On May 31, 2022, the Ninth Circuit issued its ruling in Javier v. Assurance IQ, LLC et al. – a putative “session-replay” class action under the California Invasion of Privacy Act (Cal. Penal Code § 630, et seq.) (CIPA). For those who have not kept up with the session-replay litigation, over the past several years, plaintiffs have begun filing putative class actions against website operators and third-party analytics companies, alleging that use of “session-replay” software, which tracks website users’ interactions with a website, constitutes an illegal wiretap under various states’ two-party consent wiretapping statutes.
Although it acknowledged that the California Supreme Court has not addressed whether retroactive consent is valid under Section 631(a), the Ninth Circuit, interpreting other California Supreme Court opinions, concluded Section 631(a) “require[s] the prior consent of all parties to a communication.” Because the plaintiff alleged the defendants did not request consent “prior to his filling out the insurance questionnaire online,” the Ninth Circuit determined his communications were recorded without his valid consent.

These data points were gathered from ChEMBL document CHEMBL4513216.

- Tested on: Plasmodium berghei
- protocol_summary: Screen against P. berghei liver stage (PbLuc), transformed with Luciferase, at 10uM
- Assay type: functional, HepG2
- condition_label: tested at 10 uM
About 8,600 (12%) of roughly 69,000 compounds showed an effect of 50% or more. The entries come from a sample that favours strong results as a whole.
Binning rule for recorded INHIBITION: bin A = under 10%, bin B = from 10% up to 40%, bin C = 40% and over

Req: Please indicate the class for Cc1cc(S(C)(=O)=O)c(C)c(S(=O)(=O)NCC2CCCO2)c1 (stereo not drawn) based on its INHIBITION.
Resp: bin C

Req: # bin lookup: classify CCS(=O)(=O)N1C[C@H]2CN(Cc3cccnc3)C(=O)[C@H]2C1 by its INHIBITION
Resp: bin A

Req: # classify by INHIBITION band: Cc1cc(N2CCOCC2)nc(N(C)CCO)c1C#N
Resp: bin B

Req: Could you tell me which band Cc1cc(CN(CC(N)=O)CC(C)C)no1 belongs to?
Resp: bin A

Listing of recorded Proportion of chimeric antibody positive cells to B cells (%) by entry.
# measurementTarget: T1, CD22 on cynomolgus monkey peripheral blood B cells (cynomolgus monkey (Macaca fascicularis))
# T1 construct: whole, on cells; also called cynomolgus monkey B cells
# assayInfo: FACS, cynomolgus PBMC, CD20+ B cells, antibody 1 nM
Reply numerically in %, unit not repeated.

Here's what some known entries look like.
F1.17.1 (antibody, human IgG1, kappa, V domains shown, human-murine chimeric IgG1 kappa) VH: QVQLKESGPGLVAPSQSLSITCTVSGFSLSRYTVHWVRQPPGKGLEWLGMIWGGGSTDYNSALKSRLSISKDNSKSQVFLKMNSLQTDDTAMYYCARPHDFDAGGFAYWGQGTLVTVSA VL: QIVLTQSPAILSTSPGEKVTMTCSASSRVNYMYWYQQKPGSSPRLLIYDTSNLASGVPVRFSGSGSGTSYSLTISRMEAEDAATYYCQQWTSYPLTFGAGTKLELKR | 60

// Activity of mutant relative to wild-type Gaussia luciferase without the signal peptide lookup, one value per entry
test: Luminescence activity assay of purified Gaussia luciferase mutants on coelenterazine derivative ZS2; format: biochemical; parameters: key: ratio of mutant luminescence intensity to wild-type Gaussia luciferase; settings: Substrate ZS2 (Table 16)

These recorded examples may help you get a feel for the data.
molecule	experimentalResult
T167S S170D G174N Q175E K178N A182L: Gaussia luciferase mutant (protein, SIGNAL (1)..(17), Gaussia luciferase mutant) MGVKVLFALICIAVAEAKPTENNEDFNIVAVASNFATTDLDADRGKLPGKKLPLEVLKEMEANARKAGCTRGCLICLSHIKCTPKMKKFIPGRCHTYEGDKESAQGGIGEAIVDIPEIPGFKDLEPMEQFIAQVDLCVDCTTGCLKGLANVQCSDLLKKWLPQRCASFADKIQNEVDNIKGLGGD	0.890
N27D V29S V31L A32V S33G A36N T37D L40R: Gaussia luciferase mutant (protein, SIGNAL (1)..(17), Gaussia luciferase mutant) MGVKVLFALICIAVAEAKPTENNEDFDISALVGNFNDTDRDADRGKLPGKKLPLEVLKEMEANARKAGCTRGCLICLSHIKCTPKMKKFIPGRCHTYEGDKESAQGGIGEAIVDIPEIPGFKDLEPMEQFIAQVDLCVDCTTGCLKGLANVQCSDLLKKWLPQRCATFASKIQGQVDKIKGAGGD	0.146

Despite this holding, the Ninth Circuit emphasized that it did “not reach Defendants’ other arguments,” which leaves open a host of other questions about the viability of session-replay cases under CIPA, as well as other state wiretapping statutes.
Learn more about the implications of this case by contacting any of the authors.